BizTalk Server 2006 Extensions for WF SDK

The BizTalk Server 2006 Extensions for WF SDK was announced and demoed at TechEd 2007. This SDK provides a simple mechanism for hosting WF workflows in BizTalk Server 2006. This tool is intended for use by .NET developers who are building WF workflows today and looking for an easy way to achieve robust, scalable hosting of those workflows.

The SDK provides two custom WF Activities—a btsReceive activity and a btsSend activity—that can be used within a WF workflow for receiving and sending messages via BizTalk Server 2006. As a developer, you define WCF DataContracts for the inbound and outbound messages, and a ServiceContract to define the message-exchange pattern. Within the WF workflow, the btsReceive and btsSend activities are configured to use the defined ServiceContract, as shown in Figure 6.

Figure 6. btsReceive and btsSend activities for use in defined ServiceContract

After the WF workflow has been completed and compiled, you right-click on the workflow project and select Generate Orchestration to generate automatically a wrapper orchestration (see Figure 7) that will initiate the WF workflow and route BizTalk Server 2006 messages both to and from it.

The auto-generated wrapper orchestration contains schemas for the messages defined in the ServiceContract. It also contains the BizTalk Server orchestration shapes and code for receiving a BizTalk Server 2006 message, creating and starting the workflow instance, passing inbound message(s) into the workflow instance, receiving the outbound message(s), and forwarding them back to the BizTalk Server 2006 messaging engine. To complete the hosting of your WF workflow, you just have to compile and deploy the wrapper orchestration, and bind it by using the normal BizTalk Server 2006 mechanism.

Figure 7. Generating a wrapper orchestration automatically

In addition to taking advantage of the robust, scalable hosting mechanism of BizTalk Server 2006 for WF workflows, the BizTalk Server 2006 Extensions for WF SDK allows you to take advantage of the BizTalk Server 2006 messaging infrastructure. Thus, you can leverage the many available Adapters for getting messages into and out of BizTalk Server 2006, as well as the pipeline processing, including the Mapping capabilities.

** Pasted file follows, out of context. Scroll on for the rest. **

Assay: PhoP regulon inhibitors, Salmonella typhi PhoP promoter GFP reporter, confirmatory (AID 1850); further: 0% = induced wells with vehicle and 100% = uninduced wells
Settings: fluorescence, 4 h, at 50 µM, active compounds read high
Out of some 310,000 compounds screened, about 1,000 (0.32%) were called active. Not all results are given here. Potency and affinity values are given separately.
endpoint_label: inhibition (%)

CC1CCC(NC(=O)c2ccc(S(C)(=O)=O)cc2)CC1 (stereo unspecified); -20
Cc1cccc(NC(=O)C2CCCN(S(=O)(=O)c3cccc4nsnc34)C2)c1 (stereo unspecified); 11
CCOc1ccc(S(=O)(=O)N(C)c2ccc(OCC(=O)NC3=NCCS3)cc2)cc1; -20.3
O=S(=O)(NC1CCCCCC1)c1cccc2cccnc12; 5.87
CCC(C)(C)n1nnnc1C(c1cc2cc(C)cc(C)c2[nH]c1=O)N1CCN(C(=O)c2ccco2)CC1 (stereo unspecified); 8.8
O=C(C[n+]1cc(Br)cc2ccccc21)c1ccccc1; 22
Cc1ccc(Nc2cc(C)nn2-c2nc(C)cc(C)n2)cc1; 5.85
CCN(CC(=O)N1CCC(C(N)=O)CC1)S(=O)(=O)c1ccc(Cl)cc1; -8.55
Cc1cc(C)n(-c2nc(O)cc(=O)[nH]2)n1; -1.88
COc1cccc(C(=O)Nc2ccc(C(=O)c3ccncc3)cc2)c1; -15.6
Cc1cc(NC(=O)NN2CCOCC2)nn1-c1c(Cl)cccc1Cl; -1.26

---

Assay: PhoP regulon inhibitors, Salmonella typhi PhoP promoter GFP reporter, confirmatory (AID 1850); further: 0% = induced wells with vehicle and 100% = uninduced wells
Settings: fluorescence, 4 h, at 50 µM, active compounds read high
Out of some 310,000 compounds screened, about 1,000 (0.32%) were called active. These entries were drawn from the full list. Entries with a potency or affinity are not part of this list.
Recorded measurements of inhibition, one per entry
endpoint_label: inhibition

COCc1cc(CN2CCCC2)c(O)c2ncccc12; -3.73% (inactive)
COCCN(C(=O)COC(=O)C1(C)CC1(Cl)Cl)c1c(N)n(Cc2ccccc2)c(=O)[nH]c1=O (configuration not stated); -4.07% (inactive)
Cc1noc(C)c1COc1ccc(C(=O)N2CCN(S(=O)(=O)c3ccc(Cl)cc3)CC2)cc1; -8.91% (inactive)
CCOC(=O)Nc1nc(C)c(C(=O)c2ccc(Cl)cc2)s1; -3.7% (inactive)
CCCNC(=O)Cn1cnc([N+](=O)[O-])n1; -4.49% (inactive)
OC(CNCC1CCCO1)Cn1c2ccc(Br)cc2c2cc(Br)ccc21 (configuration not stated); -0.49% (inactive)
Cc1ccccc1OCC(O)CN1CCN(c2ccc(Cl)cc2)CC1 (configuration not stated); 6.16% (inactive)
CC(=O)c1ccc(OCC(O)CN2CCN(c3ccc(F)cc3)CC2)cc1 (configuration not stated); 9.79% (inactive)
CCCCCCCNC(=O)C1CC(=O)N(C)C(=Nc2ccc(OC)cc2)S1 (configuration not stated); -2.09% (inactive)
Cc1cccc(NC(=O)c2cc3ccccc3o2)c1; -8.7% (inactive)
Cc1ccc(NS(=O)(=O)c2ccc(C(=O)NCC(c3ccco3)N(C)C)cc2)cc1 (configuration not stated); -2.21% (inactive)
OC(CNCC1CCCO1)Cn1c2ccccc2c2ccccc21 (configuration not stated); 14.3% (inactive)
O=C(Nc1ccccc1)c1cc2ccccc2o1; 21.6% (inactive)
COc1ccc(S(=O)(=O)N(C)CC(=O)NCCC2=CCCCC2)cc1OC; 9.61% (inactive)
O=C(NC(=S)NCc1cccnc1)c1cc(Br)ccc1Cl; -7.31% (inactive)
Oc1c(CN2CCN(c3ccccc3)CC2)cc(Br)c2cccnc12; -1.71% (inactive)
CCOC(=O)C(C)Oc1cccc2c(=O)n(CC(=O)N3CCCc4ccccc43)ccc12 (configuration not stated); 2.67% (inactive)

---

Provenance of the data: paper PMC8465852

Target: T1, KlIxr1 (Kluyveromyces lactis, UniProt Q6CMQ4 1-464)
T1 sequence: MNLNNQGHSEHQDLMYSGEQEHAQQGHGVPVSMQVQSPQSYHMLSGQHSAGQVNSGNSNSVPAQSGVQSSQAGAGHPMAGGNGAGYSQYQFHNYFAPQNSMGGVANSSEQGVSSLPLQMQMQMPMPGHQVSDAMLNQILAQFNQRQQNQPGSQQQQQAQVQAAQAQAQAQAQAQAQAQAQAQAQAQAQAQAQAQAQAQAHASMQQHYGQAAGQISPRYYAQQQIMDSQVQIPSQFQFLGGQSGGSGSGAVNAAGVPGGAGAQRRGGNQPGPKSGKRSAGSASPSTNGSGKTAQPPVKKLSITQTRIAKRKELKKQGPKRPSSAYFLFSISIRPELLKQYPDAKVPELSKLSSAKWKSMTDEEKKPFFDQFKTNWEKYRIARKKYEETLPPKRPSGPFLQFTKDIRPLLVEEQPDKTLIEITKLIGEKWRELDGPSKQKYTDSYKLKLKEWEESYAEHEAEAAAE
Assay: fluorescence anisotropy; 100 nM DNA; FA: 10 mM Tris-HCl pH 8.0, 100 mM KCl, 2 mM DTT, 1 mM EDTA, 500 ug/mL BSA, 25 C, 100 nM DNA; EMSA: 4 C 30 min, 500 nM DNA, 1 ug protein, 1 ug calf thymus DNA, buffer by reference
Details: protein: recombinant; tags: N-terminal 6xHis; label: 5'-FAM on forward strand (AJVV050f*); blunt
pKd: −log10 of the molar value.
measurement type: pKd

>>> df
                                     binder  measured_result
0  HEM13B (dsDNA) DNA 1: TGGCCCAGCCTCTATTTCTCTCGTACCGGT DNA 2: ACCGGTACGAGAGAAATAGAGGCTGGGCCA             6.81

As powerful as it is, the BizTalk Server 2006 Extensions for WF SDK should be used as a tool to allow WF developers to deploy their workflows on top of BizTalk Server 2006—not as a replacement for orchestrations in scenarios in which we have identified BizTalk Server 2006 as the proper tool. There are some WF shapes that do not work when they are wrapped in an orchestration. This is because hosting your WF workflows inside of BizTalk Server 2006 by using the BizTalk Server 2006 Extensions for WF SDK will not provide the same hosting behavior as native orchestrations. The SDK has a FAQ list (included in the Quick Start Guide) that outlines these differences.

BizTalk Server 2006 and Windows Workflow Foundation are the primary tools from Microsoft for implementing workflow solutions in the Application and Enterprise Integration Workflow categories. In order to choose which is right for your project, you first must identify which of the workflow scenarios you are targeting.

Next, use the table in Figure 8 to see the recommended workflow technology for your scenario. For workflow within an application, we recommend WF. For most server-based business process and B2B scenarios, we recommend BizTalk Server 2006.

Figure 8. Scenario-specific workflow technologies

For both the Long Running Business Process and the Web Service Aggregator scenarios, either technology can be applied affectively. For these scenarios, you should assess the current and near-term target APIO profile of your organization. Organizations that are either in or moving towards the Advanced or Dynamic profiles should use BizTalk Server 2006 for these scenarios. Organizations in the Basic and Standard profiles can use WF effectively for these scenarios.

Finally, you should consider the release dates and desired lifetime of your solution, relative to the product road map for BizTalk Server 2006 and WF. By using this framework and the guidance in this article, you should be able to choose the right workflow for your project.

Dispelling Misconceptions About BizTalk Server 2006 vs. WF